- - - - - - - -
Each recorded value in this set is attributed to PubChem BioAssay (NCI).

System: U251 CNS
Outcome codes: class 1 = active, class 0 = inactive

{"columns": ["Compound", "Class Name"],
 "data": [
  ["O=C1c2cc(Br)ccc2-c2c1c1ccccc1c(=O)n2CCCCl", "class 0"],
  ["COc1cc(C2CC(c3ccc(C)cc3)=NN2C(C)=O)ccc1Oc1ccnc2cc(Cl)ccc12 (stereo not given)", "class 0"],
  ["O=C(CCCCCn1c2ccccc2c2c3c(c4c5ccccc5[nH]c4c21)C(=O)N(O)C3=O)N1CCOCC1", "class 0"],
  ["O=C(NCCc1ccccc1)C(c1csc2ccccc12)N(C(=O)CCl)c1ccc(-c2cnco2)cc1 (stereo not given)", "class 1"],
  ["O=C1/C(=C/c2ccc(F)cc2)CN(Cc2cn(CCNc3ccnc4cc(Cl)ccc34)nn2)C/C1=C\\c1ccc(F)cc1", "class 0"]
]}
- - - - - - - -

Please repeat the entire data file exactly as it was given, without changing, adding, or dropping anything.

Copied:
Each recorded value in this set is attributed to PubChem BioAssay (NCI).

System: U251 CNS
Outcome codes: class 1 = active, class 0 = inactive

{"columns": ["Compound", "Class Name"],
 "data": [
  ["O=C1c2cc(Br)ccc2-c2c1c1ccccc1c(=O)n2CCCCl", "class 0"],
  ["COc1cc(C2CC(c3ccc(C)cc3)=NN2C(C)=O)ccc1Oc1ccnc2cc(Cl)ccc12 (stereo not given)", "class 0"],
  ["O=C(CCCCCn1c2ccccc2c2c3c(c4c5ccccc5[nH]c4c21)C(=O)N(O)C3=O)N1CCOCC1", "class 0"],
  ["O=C(NCCc1ccccc1)C(c1csc2ccccc12)N(C(=O)CCl)c1ccc(-c2cnco2)cc1 (stereo not given)", "class 1"],
  ["O=C1/C(=C/c2ccc(F)cc2)CN(Cc2cn(CCNc3ccnc4cc(Cl)ccc34)nn2)C/C1=C\\c1ccc(F)cc1", "class 0"]
]}